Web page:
Dyslexics, their families and teachers, reading researchers and treatment specialists, and the organizations that represent them are asking: did someone just discover the cause and cure for dyslexia?  (I know this: I get email.) As someone who has conducted research in the area, my question is different:  how did this terrible article get published and how can its harmful impact be counteracted?

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On whether prairie dogs can talk

Ferris Jabr recently published in the New York Times Magazine an interesting article about the field research of Con Slobodchikoff, professor emeritus of biology at Northern Arizona University, on prairie dog alarm calls. The article title is "Can Prairie Dogs Talk?"

It is an interesting question. People who have read my earlier posts on animal communication have been pressing me to say something about my reaction to it. In this post I will do that. I will not be able to cover all the implications and ramifications of the question, of course; for one interesting discussion that has already appeared in the blogosphere, see this piece by Edmund Blair Bolles. But I will try to be careful and scholarly, and in an unusual departure (disappointingly, perhaps, to those who relished my bitterly sarcastic remarks on cow naming behavior), I will attempt to be courteous. Nonetheless, I will provide a clear and explicit answer to Jabr's question.

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Advances in birdsong modeling

Eve Armstrong and Henry Abarbanel, "Model of the songbird nucleus HVC as a network of central pattern generators", Journal of neurophysiology, 2016:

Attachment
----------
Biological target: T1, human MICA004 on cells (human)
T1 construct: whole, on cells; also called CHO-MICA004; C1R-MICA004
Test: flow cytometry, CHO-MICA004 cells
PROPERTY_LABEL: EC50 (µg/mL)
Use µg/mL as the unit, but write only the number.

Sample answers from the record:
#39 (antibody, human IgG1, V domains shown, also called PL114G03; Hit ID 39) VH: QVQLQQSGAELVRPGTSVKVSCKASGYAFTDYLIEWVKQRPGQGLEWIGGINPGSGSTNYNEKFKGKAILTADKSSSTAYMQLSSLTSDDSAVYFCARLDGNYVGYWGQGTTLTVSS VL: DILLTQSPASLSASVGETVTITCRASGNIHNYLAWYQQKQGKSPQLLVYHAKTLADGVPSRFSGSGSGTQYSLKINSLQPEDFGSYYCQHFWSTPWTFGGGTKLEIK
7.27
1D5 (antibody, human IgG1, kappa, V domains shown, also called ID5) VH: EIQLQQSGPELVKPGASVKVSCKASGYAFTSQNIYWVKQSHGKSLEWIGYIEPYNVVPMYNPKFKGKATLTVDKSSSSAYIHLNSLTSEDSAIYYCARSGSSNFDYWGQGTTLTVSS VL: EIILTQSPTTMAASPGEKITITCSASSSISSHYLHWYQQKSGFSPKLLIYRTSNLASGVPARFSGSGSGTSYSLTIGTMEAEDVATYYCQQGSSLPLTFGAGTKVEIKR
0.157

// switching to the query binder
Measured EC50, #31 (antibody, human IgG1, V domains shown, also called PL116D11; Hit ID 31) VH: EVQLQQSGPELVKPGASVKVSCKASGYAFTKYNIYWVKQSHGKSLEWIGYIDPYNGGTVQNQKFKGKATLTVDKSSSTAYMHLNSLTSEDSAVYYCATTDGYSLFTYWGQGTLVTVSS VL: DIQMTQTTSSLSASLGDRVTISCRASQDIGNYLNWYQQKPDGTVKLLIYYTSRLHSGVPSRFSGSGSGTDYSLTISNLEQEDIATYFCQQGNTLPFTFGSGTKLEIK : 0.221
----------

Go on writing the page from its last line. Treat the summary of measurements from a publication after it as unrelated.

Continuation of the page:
We propose a functional architecture of the adult songbird nucleus HVC in which the core element is a "functional syllable unit" (FSU). In this model, HVC is organized into FSUs, each of which provides the basis for the production of one syllable in vocalization. Within each FSU, the inhibitory neuron population takes one of two operational states: (A) simultaneous firing wherein all inhibitory neurons fire simultaneously, and (B) competitive firing of the inhibitory neurons. Switching between these basic modes of activity is accomplished via changes in the synaptic strengths among the inhibitory neurons. The inhibitory neurons connect to excitatory projection neurons such that during state (A) the activity of projection neurons is suppressed, while during state (B) patterns of sequential firing of projection neurons can occur. The latter state is stabilized by feedback from the projection to the inhibitory neurons. Song composition for specific species is distinguished by the manner in which different FSUs are functionally connected to each other.

Ours is a computational model built with biophysically based neurons. We illustrate that many observations of HVC activity are explained by the dynamics of the proposed population of FSUs, and we identify aspects of the model that are currently testable experimentally. In addition, and standing apart from the core features of an FSU, we propose that the transition between modes may be governed by the biophysical mechanism of neuromodulation.

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Annals of Spectacularly Misleading Media

If you were scanning science-related stories in the mass media over the past 10 days or so, you saw some extraordinary news. A few examples:

"Scientists discover a ‘universal human language’".
"The hidden sound patterns that could overturn years of linguistic theory" ("In a surprising new study, researchers have uncovered powerful associations between sounds and meanings across thousands of unrelated languages").
"Global human language? Scientists find links between sound and meaning" ("A new linguistic study suggests that biology could play a role in the invention of human languages").